Earlier this month, news came out that famed former NFL player and broadcaster Len Dawson, 87, had entered hospice care. Now, Dawson has passed away. Kansas City ABC affiliate KMBC, where Dawson worked as sports director for more than four decades (starting in 1966 while he was still playing for the Chiefs), tweeted a tribute to him Wednesday morning:
Forever our quarterback.
Legendary Kansas City Chiefs quarterback and Kansas City broadcaster Len Dawson has died. He was 87 years old.
— KMBC (@kmbc) August 24, 2022
Dawson played college football with the Purdue Boilermakers, then was chosen in the first round of the NFL draft by the Pittsburgh Steelers in 1957. He played for them for three seasons, then was tradedto the Cleveland Browns, where he spent two years. After the Browns released him in 1961, he went to the American Football League, signing with the Dallas Texans in 1962 and leading the league in touchdowns and yards per attempt. The team moved to Kansas City as the Chiefs in 1963, and he would play for them through 1975, leading them to a Super Bowl IV title in January 1970 and earning Super Bowl MVP honors. That was the last game ever played by an AFL team, as the AFL-NFL merger took effect later that year.
Dawson worked nationally for NBC from 1977-82, and he was a key figure on Inside The NFL during its run at HBO, appearing on that show beginning in 1978 and co-hosting it with Nick Buoniconti from 1979 to 2001. Dawson was also the Chiefs’ radio analyst from 1985-2017, and they named their television broadcast booth in honor of him that latter year. Chiefs’ owner Clark Hunt had a notable statement on his passing Wednesday:
“My family and I are heartbroken. Len Dawson is synonymous with the Kansas City Chiefs. Len embraced and came to embody Kansas City and the people that call it home. You would be hard-pressed to find a player who had a bigger impact in shaping the organization as we know it today than Len Dawson did,” Chiefs Chairman and CEO Clark Hunt said. “I admired Len my entire life – first as a Hall of Fame player on the field, and later as he transitioned into a successful broadcasting career. Throughout his remarkable career, Len made it a priority to give back to the community that he loved. The franchise has lost a true legend. Our thoughts and prayers go out to Linda and his family.”
There are many who have fond memories of Dawson, as a player and broadcaster. Here are some of the tributes to him on Twitter Wednesday:
As a player, Len Dawson was a Super Bowl winner & Hall of Famer. For his work in TV, he received the Pete Rozelle Radio-Television Award.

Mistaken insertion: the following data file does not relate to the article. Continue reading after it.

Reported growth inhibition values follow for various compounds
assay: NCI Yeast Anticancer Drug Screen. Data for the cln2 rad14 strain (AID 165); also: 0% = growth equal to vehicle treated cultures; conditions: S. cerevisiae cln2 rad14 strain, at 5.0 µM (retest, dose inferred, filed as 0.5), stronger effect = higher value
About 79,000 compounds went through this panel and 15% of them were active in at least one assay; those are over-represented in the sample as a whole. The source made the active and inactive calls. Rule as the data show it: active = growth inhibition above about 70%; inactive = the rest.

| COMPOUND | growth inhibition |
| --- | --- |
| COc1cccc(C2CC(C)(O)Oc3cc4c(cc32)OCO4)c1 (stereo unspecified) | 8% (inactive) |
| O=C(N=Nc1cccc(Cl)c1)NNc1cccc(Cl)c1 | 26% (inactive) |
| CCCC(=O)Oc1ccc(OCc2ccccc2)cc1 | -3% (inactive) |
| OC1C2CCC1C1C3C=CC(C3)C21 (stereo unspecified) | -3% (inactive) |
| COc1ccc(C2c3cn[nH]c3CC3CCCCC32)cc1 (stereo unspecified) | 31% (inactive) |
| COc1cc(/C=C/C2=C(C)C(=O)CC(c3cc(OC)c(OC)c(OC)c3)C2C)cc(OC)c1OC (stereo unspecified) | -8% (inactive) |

At his core, Dawson was the ninth of 11 children in a loving Ohio family, whose impact on the many lives he touched will never be forgotten. pic.twitter.com/ROLan8MUrD
— Pro Football Hall of Fame (@ProFootballHOF) August 24, 2022
R.I.P. to a gracious gentleman. A broadcasting icon. And the greatest quarterback in AFL history.
Len Dawson, 1935-2022. A Hall-of-Famer in every way. pic.twitter.com/EcSU8oIsMr
— Doug Farrar ✍ (@NFL_DougFarrar) August 24, 2022
Patrick Mahomes in '18: "Mr. Dawson is the backbone of this organizatioan. He brought a Super Bowl. To try and carry on that tradition, hopefully bring a Super Bowl to #ChiefsKingdom, is something I'll strive to do."
Len Dawson: "We'll hold you to that."@KCTV5 Courtesy: Chiefs pic.twitter.com/tGxvLtBCes
— Jared Koller (@JaredKCTV5) August 24, 2022
RIP to the legend Len Dawson. The legacy and impact you made on Kansas City will live on forever. Prayers to his family ???? pic.twitter.com/AKMhxoUFYH
— Patrick Mahomes II (@PatrickMahomes) August 24, 2022
One of the first things I heard when I signed with the #Chiefs is you have to meet Len Dawson. After meeting Mr Dawson I knew why it was so important very kind always had a smile on his face at the games & was always willing to lend his time to help others ?? #ChiefsKingdom pic.twitter.com/H10aclH7OC
— Mark McMillian (@MarkMcMillian29) August 24, 2022
RIP to Len Dawson, a former AFL MVP quarterback, NFL Man of the Year and subject of the greatest Super Bowl photo of all time. pic.twitter.com/DlMj6iaGPB
— Dan Wetzel (@DanWetzel) August 24, 2022
Interestingly, as Kevin Clark of The Ringer noted, that famed photo of Dawson smoking at halftime during Super Bowl I never actually ran in Life, the magazine it was shot for. Here’s what Clark wrote on that in January 2020:
You could not, Bill Ray told me last season, make an image like this up. He was a photographer at Super Bowl I, on assignment after an editor at Life magazine made a deal with Chiefs coach Hank Stram to photograph his team and run the pictures if they won. “‘Who knows?’” Ray thought to himself. “It all seemed kind of historic.” In the locker room at halftime, he noticed something he’d never seen before. “It seems impossible now. People smoked all the time, and it was amazing that the star quarterback was doing it.”
The quarterback was Chiefs legend Len Dawson. It was 1967. Ray said the key in these situations is to be quiet and unobstructive, so the subject doesn’t move. Dawson’s pose was perfect. Cigarette in his right hand, Fresca bottle under his chair. “I just grabbed the camera,” said Ray, who died this month at age 84. The iconic photo never ran in Life. The Chiefs lost the game to the Packers, and the photo was relegated to the archives.
It wasn’t until the internet rediscovered it as part of a Time slideshow six years ago that people even started talking about it, Ray said. Now it gets recirculated on a near-daily basis on social media. Ray’s image of Dawson joined photographs of Marilyn Monroe at Madison Square Garden and President Eisenhower with General Curtis LeMay as some of his most notable works, he said. He was always drawn to major figures, and Dawson was major.
Indeed he was. And he’ll be missed by many.